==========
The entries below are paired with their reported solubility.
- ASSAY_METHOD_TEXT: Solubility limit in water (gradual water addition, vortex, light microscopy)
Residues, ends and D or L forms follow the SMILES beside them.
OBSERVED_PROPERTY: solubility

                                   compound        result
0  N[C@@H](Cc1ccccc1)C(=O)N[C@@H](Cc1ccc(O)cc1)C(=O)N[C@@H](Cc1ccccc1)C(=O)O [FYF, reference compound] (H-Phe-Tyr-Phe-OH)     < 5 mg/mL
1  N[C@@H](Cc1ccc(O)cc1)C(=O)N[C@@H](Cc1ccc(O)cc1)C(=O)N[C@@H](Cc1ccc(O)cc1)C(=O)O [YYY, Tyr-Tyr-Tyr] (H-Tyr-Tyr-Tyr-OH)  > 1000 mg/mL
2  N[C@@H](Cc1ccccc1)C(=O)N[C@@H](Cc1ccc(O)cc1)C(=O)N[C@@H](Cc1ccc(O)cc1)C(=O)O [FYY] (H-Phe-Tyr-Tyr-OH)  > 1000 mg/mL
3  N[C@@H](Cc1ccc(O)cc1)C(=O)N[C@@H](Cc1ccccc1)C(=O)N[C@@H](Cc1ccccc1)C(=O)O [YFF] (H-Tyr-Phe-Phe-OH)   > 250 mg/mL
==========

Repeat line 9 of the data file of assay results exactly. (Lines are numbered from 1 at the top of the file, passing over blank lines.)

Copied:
3  N[C@@H](Cc1ccc(O)cc1)C(=O)N[C@@H](Cc1ccccc1)C(=O)N[C@@H](Cc1ccccc1)C(=O)O [YFF] (H-Tyr-Phe-Phe-OH)   > 250 mg/mL